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Miss Anne McIntosh (Vale of York): I am tempted to ask for an early debate on what constitutes autumn.

Does the Leader of the House agree that it is wholly inappropriate for the Secretary of State for Transport, Local Government and the Regions to make an announcement on what the new Railtrack will be—namely, a company limited by guarantee—in a written answer to the hon. Member for Preston (Mr. Hendrick) on a day when that Department answered both oral questions and an Opposition-day debate on such subjects?

Mr. Cook: It merely confirms how active my right hon. Friend was on that day. The answer stated that my right hon. Friend proposed setting up a company limited by guarantee and I have heard him say that at least half a dozen times at the Dispatch Box. Of course it is important that Ministers should make major statements to the House and it is also important that the House should have adequate opportunity—as it did twice on that day—to put questions and comments to the Secretary of State, but the House is becoming a bit precious when it suggests Government business cannot be done through written answers and that the technical details of strategic statements should not be followed through by written answers.

Mr. Tam Dalyell (Linlithgow): May I ask my right hon. Friend a question of which I gave his office notice this morning? May we have an assurance next week that no weapons, such as land mines, that would be banned by convention for use by British forces are being used by the US or the British in the campaign from British bases, in particular Diego Garcia? May we have a statement on

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the use of Gator anti-personnel weapons systems and cluster bombs? Is my right hon. Friend aware that the Halo Trust and others who have undertaken brave, long, hard and sustained work over years in Afghanistan to clear existing mines are extremely concerned about the amount of unexploded ordnance raining down?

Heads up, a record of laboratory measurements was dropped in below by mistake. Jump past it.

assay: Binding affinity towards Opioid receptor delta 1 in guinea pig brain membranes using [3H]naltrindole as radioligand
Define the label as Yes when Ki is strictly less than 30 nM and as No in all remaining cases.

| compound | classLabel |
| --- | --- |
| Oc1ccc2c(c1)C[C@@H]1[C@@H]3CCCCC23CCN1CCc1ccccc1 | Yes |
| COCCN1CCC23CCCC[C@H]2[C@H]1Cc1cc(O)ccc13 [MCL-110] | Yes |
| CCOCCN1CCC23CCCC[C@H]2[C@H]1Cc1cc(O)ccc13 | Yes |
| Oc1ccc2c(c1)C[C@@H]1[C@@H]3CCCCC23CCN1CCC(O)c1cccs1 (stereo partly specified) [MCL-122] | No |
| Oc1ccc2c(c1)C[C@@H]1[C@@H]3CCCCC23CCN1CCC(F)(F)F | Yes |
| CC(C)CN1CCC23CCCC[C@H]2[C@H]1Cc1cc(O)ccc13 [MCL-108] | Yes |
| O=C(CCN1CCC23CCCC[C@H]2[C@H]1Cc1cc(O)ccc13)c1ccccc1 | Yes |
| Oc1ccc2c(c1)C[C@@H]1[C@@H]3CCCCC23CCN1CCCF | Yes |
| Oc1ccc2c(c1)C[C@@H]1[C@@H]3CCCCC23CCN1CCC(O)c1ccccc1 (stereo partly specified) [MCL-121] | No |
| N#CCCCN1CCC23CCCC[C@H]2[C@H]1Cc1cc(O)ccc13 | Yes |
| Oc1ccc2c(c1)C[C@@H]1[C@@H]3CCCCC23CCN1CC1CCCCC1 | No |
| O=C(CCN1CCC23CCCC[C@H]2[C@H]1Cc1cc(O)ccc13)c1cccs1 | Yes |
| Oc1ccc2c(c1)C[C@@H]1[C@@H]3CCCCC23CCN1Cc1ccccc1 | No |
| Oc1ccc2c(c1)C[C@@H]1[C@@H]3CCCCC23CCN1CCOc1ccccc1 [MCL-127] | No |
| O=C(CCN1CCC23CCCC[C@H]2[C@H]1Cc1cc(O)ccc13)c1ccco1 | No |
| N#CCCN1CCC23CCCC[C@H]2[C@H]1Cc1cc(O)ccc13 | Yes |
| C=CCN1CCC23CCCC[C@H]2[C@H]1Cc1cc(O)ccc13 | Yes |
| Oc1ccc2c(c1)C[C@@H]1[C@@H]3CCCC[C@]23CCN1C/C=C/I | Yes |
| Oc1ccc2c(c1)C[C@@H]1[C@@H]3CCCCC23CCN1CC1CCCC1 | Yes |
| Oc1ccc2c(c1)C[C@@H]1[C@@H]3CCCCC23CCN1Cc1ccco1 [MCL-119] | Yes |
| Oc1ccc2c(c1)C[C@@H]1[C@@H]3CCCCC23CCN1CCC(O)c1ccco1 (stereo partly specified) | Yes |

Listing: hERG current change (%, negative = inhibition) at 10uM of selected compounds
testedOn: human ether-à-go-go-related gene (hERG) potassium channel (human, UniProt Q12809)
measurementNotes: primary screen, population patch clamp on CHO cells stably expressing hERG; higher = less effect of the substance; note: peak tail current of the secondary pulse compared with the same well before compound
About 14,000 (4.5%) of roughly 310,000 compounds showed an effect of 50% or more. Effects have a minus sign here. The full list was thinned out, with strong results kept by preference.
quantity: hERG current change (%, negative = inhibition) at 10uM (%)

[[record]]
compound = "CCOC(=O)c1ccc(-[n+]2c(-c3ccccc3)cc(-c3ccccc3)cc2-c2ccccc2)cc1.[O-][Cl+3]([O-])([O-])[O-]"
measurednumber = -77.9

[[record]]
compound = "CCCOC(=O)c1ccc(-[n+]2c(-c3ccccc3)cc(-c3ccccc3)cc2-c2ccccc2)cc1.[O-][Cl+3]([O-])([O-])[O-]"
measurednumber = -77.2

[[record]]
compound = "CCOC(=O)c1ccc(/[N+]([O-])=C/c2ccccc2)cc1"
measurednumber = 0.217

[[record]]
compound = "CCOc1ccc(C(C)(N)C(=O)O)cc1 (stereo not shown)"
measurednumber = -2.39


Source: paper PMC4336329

Mr. Cook: I am happy to give my hon. Friend the assurance that he seeks: no weapons will be used by British forces, or approved for use from British territory, that break any of the international conventions to which we are a party. No land mines have been dropped during the present military campaign, and those cluster bombs that have been used against military targets—one against an al-Qaeda training camp and four against Taliban military installations—were all designed to explode on impact and not for delayed action.

Mr. Nicholas Winterton (Macclesfield): I thank the right hon. Gentleman for his announcement today that he intends at an early date to table a motion to set up the Liaison Committee—a most important Committee of the House. It is essential that it begins its work as quickly as possible.

My question relates to the statement yesterday by the Secretary of State for Northern Ireland. Although the conscience of the House is very much on the campaign against international terrorism, does the Leader of the House agree that it would be appropriate to hold a full debate in the House on the implications of the Secretary of State's statement. Northern Ireland is an important part of the United Kingdom and many people think that the decommissioning statement by the IRA is merely about a transfer of weapons from the IRA to Continuity IRA and the Real IRA. There are severe implications for the security of the United Kingdom.

Mr. Cook: The rules drawn up by the Independent International Commission on Decommissioning, supervised by General de Chastelain, are quite explicit: the weapons have to be put beyond future use. The commission has stated that it has seen that happen in the case of ammunition, weapons and explosive. There is no question of any of that material being handed over to any terrorist organisation. To that extent, I want the House to appreciate that there has been real destruction of weapons under the rules provided by the decommissioning body.

As to a debate in the House, I appreciate that there is considerable interest in the matter both in the House and in the country at large. I am sure that the House will have adequate opportunities to explore it. After all, there was an historic statement on the issue this week and I am sure that the whole House welcomes the progress that the Government and our friends are making in moving forward the peace process in Northern Ireland.

Jeremy Corbyn (Islington, North): May I refer the Leader of the House back to the subject of next Thursday's debate—international terrorism? He will fully understand that millions of people in this country are deeply uneasy about the continued bombing of Afghanistan and his confirmation of the reported use of cluster bombs by United States forces in that country? Does he agree that many people in this country find it incomprehensible that British military forces should be involved, and that we should endorse an American-led